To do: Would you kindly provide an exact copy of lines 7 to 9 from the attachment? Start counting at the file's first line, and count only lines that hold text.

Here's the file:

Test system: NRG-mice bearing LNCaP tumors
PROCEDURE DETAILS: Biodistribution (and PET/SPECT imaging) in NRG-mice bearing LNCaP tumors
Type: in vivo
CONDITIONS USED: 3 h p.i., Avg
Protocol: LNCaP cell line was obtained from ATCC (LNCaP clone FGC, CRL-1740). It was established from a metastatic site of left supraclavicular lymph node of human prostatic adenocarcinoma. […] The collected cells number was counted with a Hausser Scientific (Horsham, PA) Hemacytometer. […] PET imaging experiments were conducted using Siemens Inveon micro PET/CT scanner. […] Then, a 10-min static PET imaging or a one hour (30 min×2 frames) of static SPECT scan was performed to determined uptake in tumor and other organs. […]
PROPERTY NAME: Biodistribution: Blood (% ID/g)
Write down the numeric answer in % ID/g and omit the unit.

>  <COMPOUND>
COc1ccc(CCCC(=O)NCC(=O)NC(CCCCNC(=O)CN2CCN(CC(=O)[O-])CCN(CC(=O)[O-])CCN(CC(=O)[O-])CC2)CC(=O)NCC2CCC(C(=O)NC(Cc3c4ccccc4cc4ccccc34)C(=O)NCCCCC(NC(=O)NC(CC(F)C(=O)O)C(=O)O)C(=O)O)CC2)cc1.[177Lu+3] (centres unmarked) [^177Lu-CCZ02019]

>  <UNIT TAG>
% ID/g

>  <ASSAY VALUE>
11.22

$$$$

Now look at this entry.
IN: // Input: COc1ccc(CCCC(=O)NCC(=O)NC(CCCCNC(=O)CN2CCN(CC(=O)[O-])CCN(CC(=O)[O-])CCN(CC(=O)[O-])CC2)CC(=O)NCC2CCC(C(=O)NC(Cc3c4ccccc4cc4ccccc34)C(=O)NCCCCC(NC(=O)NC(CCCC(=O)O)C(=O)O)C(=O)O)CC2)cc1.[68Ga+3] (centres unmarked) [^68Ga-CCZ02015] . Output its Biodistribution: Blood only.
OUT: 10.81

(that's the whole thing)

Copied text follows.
Write down the numeric answer in % ID/g and omit the unit.

>  <COMPOUND>
COc1ccc(CCCC(=O)NCC(=O)NC(CCCCNC(=O)CN2CCN(CC(=O)[O-])CCN(CC(=O)[O-])CCN(CC(=O)[O-])CC2)CC(=O)NCC2CCC(C(=O)NC(Cc3c4ccccc4cc4ccccc34)C(=O)NCCCCC(NC(=O)NC(CC(F)C(=O)O)C(=O)O)C(=O)O)CC2)cc1.[177Lu+3] (centres unmarked) [^177Lu-CCZ02019]